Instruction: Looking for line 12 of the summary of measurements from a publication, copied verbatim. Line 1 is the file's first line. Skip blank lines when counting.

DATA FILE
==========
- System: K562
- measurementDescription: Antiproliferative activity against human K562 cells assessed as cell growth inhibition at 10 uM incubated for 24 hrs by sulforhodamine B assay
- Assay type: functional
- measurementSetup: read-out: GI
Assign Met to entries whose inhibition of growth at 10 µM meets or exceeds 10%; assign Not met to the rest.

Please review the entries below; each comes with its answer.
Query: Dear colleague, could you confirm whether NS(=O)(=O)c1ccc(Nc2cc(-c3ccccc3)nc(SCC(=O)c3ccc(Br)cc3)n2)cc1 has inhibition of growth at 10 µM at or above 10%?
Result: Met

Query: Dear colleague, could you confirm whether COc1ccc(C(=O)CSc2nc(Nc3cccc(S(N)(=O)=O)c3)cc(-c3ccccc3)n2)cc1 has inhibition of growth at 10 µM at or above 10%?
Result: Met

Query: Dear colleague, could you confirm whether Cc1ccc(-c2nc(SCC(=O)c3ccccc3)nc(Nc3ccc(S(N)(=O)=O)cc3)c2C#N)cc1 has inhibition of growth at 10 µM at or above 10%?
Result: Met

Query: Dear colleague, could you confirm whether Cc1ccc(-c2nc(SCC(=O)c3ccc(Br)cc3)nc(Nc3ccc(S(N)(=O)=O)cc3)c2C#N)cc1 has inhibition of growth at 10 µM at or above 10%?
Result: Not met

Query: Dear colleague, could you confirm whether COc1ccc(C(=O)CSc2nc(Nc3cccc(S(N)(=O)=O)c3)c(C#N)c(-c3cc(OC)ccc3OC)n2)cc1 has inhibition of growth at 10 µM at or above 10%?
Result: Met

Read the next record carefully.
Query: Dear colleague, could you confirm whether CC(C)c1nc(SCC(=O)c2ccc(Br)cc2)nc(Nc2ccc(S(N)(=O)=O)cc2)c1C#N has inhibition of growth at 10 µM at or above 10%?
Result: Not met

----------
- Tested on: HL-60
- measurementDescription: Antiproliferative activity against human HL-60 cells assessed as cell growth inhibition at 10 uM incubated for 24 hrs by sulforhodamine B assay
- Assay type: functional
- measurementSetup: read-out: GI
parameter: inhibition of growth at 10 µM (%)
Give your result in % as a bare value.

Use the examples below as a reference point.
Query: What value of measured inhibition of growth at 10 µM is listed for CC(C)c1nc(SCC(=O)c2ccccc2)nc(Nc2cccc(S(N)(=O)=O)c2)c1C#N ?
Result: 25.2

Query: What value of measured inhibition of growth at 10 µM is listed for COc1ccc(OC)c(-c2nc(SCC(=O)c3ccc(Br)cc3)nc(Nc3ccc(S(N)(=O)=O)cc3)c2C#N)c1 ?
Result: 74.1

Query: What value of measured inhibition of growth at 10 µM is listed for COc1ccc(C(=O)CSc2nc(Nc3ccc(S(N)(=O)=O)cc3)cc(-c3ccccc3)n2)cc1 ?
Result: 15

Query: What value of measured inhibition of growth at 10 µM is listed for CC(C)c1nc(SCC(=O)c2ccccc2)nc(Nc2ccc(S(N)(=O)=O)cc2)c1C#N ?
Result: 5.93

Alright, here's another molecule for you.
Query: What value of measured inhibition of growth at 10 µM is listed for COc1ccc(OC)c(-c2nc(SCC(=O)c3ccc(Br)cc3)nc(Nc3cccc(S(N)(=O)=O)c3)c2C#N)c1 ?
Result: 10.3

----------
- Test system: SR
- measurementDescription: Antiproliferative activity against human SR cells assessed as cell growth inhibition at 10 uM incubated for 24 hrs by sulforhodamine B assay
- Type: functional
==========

Result: Met